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“Killed that boy Conrad.” Ethridge reined in his horse to stay even with Hulse.

“That kid wasn’t gonna amount to nothin’ nohow,” Hulse sneered.

“Yeah, well, Taney was no kid.”

“Taney was an old woman to let somebody like Billy Anspach get the drop on ’im. Christ Jesus, Billy’s a damn storekeeper’s son.”

“And your father would be the King of England?”

Hulse glared at Ethridge, but Ethridge’s response was to kick his horse in the flanks and pull ahead. Over his shoulder he said, “Hulse, maybe we could go stumble around and try to find this store clerk before he finds us?”

They rode another ten minutes. Through a break in the trees, they saw the main road to again. The trail of their quarry ended there.

“Damn, they’re back on the road,” Ethridge complained. “This will slow us up. We’ll have to check every town, every cut-off, every rat hole.”

“If it was easy, we wouldn’t be the ones doin’ it,” replied Hulse.

The last remnants of the day glowed in pink and red ribbons that stretched across the western horizon. Ethridge and Hulse slowed as they approached a small inn at the edge of Maugansville, a few miles north of .

“Let’s check the stable,” said Hulse.

“I tell you, they’re back in holed up somewhere.” Ethridge said the words, but he lacked conviction.

“No, it’s too close to home. They couldn’t risk running into someone they know. I’m sure they’re headed north and this is the best road. The kid will want things easy for his girlie. Let’s check the stable.”

It took no more than three minutes to find the pair of circle H Morgans, munching happily on alfalfa hay in adjoining pens. Hulse leered at Ethridge. “They’re holed up in , are they?”

“So, you’re a genius. What do you want to do?”

“Wouldn’t be smart to barge into this place. Let’s camp near the road north of here and set up an ambush tomorrow. We’ll pick a nice quiet stretch.”

“We have to sleep outside all damn night?”

“What’s wrong, Ethridge? Need yer mommy to tuck ya in and tell ya a story?” Hulse laughed wickedly.

“What’s the point, Hulse? What about this?” Ethridge pulled a crumpled scrap of paper from his pocket. “Ever since we telegraphed , none of this has purpose anymore.”

“So Hawley’s dead. That don’t change nothin’.”

“As of this afternoon, we no longer work for him. His wife can’t stand us. No way she’ll keep us on. Doesn’t that mean anything to you?”

“It means something that they found Hawley up near Turner’s Gap. That damn Billy probably killed him when they rode up there.”

“Let the sheriff deal with it.”

“If we’re out of jobs because of that little bastard, then I want him to pay. I want him to pay for takin’ the girl.”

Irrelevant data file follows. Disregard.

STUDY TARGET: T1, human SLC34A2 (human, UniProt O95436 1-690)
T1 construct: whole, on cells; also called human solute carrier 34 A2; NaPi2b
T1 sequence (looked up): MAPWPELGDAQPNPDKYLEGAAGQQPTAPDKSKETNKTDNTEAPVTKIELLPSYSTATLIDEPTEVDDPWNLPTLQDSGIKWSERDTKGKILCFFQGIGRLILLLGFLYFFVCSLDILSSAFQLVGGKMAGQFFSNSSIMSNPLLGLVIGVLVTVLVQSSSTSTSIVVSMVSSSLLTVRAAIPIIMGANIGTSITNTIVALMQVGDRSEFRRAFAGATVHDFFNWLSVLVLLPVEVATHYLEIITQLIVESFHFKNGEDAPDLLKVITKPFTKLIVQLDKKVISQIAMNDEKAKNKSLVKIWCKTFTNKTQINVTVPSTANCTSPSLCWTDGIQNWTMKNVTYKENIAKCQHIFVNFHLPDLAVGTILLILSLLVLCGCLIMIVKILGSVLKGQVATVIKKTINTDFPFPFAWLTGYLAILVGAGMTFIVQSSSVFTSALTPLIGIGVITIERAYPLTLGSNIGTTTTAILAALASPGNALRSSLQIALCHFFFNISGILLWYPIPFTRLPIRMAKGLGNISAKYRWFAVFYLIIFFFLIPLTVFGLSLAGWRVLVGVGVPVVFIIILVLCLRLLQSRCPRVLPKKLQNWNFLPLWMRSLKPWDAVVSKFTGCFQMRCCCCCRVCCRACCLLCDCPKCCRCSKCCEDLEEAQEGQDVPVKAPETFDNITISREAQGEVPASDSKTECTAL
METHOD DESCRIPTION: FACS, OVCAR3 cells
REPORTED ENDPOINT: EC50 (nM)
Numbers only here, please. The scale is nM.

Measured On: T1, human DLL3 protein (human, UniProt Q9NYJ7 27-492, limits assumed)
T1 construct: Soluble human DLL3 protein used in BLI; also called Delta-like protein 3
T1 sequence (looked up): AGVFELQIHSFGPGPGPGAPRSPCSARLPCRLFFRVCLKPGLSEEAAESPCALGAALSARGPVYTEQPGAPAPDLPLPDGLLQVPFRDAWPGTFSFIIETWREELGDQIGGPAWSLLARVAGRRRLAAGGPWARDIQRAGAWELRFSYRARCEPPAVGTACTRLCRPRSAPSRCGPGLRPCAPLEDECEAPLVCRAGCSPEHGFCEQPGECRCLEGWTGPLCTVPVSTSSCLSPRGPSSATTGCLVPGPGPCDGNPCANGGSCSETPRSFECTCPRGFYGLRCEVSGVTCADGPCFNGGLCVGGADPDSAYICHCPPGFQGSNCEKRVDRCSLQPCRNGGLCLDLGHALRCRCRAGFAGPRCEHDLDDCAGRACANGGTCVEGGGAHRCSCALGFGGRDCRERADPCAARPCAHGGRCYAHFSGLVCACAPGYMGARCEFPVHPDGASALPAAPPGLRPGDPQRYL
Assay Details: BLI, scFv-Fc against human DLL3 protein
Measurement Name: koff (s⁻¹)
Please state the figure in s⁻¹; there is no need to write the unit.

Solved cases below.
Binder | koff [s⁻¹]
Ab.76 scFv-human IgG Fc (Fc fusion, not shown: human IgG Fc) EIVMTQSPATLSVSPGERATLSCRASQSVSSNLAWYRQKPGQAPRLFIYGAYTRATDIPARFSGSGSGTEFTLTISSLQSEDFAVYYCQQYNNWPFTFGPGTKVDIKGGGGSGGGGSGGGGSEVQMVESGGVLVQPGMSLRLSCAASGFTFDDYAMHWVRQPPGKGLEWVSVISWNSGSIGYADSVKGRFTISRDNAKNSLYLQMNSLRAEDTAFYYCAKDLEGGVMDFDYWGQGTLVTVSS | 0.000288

“It doesn’t matter anymore.”

“It matters to me.”

Ethridge studied the pale pink eyes peering from under the white hair that flopped across Hulse’s forehead. “So noble all of a sudden? I don’t believe you. What’s the real reason?”

A sly grin rearranged Hulse’s pink lips. “I want that little heller. She made us look like fools. You ain’t never felt a stitch in yer guts when that uppity green-eyed witch walks by? Hawley’s dead. We can dance and there ain’t no piper to pay.”

It sounded good, but Ethridge sensed there had to be more. Much more.

Ethan twined his fingers with Beth’s on the pine tabletop. Their eyes glinted like prisms in the ever-shifting light from the fireplace that dominated one wall of the common room.

“Isn’t this romantic? Fireplace. Wine. It’s like a storybook dinner.”

Ethan chuckled. “Honey, in this time, this is all they have. They look at a fireplace as a thing to feed and stoke and clean. I’m not sure there’s much romance in it.”

Her nails dug into his palm for an instant. “Spoilsport. People pay big bucks to get away to places like this.”

“Well, then we’re hands-down winners because this is the farthest anyone has ever gone to ‘get away’.”

Beth shook her hair out of her face and beamed Ethan a smile. “And this whole evening cost us about two dollars and that includes putting up the horses. We’ll have to mention this to Zagat’s.”

Ethan marveled at how he recognized his wife even though she looked nothing like herself. “You know, when you shook your head, it was pure you. I don’t think that’s something Katherine Hawley did.”

“Yes, I notice it too. Even though I’m looking at a different face, I still see all your expressions.”

The innkeeper, a portly man with a bald head and snow-white muttonchops, approached the end of the trestle table where Ethan and Beth sat. He cleared his throat and said, “Sir, is your wife ready to turn in? I’ll have my boy run the blanket warmer under the covers for you.” His eyes twinkled.

Ethan said, “Yes, that would be fine. Thank you.”

Beth smirked. “I’m definitely not used to this lack of central heating.”

“I think I can keep you warm.” Ethan winked.

“You’d better.”

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